First-person: Do I have to represent all black people, every day?

Khalen Morehead
Khalen Morehead

This article is part of the AJC's new RE: Race reporting project, which is dedicated to covering both the tensions and the opportunities created by racial and ethnic change in Atlanta and Georgia. Author Khalen Morehead responded to a request to readers from the AJC to talk about a time when they felt like an outsider.

WHY THIS STORY? WHY NOW?
AJC's RE:Race seeks to foster a constructive, respectful conversation about race and ethnicity in Georgia. It may not be comfortable and you may not always agree. But the conversation is what's important.

Khalen Morehead, Atlanta:

I constantly find myself at unease, even in my own home. I live in a nice apartment in a gentrified area, but I typically dress in urban streetwear (hoodies, basketball sneakers, snapback hats, etc.).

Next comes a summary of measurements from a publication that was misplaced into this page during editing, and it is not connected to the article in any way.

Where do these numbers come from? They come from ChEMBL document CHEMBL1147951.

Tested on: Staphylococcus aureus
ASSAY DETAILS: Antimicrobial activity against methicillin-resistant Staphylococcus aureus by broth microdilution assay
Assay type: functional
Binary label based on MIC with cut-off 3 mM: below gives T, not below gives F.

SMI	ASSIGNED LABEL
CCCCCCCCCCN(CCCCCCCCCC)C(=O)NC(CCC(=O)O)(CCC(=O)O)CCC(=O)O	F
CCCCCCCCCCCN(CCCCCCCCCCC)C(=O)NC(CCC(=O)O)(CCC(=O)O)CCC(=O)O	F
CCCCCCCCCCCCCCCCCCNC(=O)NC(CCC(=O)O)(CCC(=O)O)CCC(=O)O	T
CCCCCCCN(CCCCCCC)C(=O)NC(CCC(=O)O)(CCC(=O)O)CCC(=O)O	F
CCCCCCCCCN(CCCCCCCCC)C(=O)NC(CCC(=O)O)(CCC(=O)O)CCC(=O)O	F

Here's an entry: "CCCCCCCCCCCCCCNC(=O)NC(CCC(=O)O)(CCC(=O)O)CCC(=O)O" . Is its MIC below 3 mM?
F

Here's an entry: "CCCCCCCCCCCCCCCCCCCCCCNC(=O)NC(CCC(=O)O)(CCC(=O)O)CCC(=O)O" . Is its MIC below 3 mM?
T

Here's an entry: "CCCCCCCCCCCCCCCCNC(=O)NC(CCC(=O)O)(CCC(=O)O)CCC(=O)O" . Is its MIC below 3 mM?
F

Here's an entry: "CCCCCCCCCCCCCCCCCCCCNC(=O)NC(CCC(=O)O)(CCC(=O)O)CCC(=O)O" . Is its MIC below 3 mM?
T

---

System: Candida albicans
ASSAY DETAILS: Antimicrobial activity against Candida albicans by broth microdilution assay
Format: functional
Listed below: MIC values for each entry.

As one of the few black people in my building, I constantly feel this immense pressure to not play loud music/movies — I’ve had two noise complaints since I moved in — make too much noise or to change the way I dress, because I feel like my individual actions will be perceived as stereotypes against the whole black community.

It never feels like I’m my own person, but that I’m a representative for all black people every time I step out the door. I think it’s part of a larger issue where we’re all made to feel like we have to be our own Martin Luther King, Jr., if you will.

With the RE: Race project, the AJC has undertaken new coverage of diversity in Georgia with the goal of fostering a respectful community conversation. In the video, members of the RE: Race team talk about race and why this coverage is so important.

» Would you like to take part? Tell us your story

The RE: Race project will officially launch on Thursday with an article on the dramatic demographic change taking place in Cobb County. An interactive tool will enable you to track demographic change for every county in the state from 1990 through 2050.

Note: Comments for this feature are being moderated by AJC editors.